Edited by Christopher Thorton with Herbert Eiden
The book introduces some places that you might have heard of – Clacton, Frinton and St Osyth – but not the histories you may think you know. The previous volume, XI, Clacton, Walton and Frinton: North-East Essex Seaside Resorts, described the development of the seaside resorts of north east Essex, from Jaywick to Walton-on-the-Naze, in the 19th and 20th centuries. This book details the earlier history of the parishes developed to serve the seaside economy, this part including St Osyth, Great and Little Clacton, Great and Little Holland and the tiny parish of Frinton. The second part of this volume will explore Thorpe-le-Soken, Kirby-le-Soken and Walton-le-Soken.
The nine Essex parishes lying in a coastal district between St Osyth and the Naze headland at Walton encompass a number of distinct landscapes, from sandy cliffs to saltmarsh. The landscape has changed in response to fluctuating sea levels, flooding, draining and investment in sea defences. Inland, there was an agriculturally fertile plateau based on London Clay. The coastal area has produced significant evidence of early human activity – the Clactonian Culture of the early Palaeolithic relied on local flint for the production of tools – and the area was heavily exploited and settled in prehistory.
Most land was held by St Paul’s Cathedral from the mid-10th century. About 1118–19 a bishop of London founded a house of Augustinian canons at St Osyth, which became one of the wealthiest abbeys in Essex. Most other manors in the district were small and their tenants were of little more than local significance. After the Reformation all of the former church lands in the area were granted to the royal servant, Thomas Darcy, 1st baron Darcy of Chiche (d. 1558). Darcy built a great mansion, St Osyth Priory, on the site of the former abbey reusing some of its magnificent early sixteenth century buildings, which became the centre of his new estate.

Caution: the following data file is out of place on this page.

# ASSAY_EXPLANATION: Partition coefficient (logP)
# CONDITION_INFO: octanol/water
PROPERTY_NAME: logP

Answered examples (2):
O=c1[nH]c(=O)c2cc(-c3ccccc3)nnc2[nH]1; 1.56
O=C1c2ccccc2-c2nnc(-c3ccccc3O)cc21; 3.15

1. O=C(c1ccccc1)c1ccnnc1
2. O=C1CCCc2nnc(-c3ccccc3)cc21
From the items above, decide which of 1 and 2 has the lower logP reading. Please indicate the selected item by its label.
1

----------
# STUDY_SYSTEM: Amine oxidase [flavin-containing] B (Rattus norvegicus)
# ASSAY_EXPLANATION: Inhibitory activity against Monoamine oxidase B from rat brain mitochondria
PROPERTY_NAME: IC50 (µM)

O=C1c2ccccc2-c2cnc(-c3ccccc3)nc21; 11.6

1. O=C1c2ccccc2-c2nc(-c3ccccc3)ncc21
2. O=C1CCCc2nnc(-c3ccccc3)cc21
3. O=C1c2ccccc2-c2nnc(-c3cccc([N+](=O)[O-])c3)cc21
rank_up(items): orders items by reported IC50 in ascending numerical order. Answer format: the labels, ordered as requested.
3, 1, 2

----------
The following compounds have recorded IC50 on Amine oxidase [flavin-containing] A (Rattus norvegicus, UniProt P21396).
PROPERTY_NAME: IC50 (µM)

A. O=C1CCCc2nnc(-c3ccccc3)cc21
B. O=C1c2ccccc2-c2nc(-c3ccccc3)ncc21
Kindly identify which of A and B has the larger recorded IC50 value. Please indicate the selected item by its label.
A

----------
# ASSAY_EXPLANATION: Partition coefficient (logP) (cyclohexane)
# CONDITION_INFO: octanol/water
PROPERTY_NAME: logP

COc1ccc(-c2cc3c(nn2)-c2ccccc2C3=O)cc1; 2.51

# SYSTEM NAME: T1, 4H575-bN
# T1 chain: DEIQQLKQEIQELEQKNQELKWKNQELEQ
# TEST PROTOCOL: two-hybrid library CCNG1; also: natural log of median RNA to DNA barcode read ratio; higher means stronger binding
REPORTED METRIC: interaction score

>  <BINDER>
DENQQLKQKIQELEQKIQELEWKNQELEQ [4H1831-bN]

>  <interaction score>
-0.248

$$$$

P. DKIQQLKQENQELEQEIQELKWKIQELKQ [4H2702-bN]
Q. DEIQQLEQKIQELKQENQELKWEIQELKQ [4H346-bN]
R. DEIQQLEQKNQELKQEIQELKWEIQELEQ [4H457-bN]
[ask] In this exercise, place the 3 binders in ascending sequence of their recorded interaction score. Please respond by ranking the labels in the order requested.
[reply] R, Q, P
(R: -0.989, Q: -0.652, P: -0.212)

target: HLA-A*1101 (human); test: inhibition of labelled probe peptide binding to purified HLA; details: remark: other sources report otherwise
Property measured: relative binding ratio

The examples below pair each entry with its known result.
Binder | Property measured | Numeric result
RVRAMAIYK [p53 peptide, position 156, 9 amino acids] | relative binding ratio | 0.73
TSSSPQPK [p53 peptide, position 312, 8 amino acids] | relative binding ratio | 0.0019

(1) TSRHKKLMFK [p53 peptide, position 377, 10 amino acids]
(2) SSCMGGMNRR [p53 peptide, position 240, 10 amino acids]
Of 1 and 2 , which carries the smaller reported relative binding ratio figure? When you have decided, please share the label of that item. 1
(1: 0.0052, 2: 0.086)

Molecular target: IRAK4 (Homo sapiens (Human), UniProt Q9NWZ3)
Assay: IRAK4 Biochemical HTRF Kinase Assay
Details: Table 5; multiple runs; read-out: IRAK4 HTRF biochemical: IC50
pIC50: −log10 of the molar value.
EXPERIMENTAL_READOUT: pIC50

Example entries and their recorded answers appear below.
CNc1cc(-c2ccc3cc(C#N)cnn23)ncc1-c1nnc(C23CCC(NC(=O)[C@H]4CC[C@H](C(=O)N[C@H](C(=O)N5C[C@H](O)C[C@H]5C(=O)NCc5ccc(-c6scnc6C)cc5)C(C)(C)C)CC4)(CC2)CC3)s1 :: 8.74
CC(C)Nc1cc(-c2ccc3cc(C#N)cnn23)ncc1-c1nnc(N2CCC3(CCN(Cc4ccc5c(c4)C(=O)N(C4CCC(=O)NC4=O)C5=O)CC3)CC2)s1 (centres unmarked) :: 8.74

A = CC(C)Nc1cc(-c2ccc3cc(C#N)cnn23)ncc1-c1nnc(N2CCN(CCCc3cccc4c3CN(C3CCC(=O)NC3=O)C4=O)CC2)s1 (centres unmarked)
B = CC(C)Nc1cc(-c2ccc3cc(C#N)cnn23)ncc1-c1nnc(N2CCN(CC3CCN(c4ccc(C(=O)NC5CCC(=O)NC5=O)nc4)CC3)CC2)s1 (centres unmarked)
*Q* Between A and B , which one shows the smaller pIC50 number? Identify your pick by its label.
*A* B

The area’s economy was strongly affected by the coast and its many valuable natural resources, including the extraction of sand, gravel, septaria and copperas used in ink. These were supplemented by wrecking and smuggling as well as the production of salt. It remained a largely rural district and its wealth depended upon the state of farming. Until the eighteenth century it specialised in dairying from both sheep and cattle, but afterwards production shifted towards grain.
Medieval settlement largely conformed to a typical Essex model, with a complex pattern of small villages, hamlets and dispersed farms, many located around greens or commons. The largest settlement was the small town at St Osyth, located outside the abbey gates, which had a market and wool fair in the Middle Ages. In the sixteenth century, the area was a focus for the persecution of supposed witches, remembered in folklore even in the twenty-first century.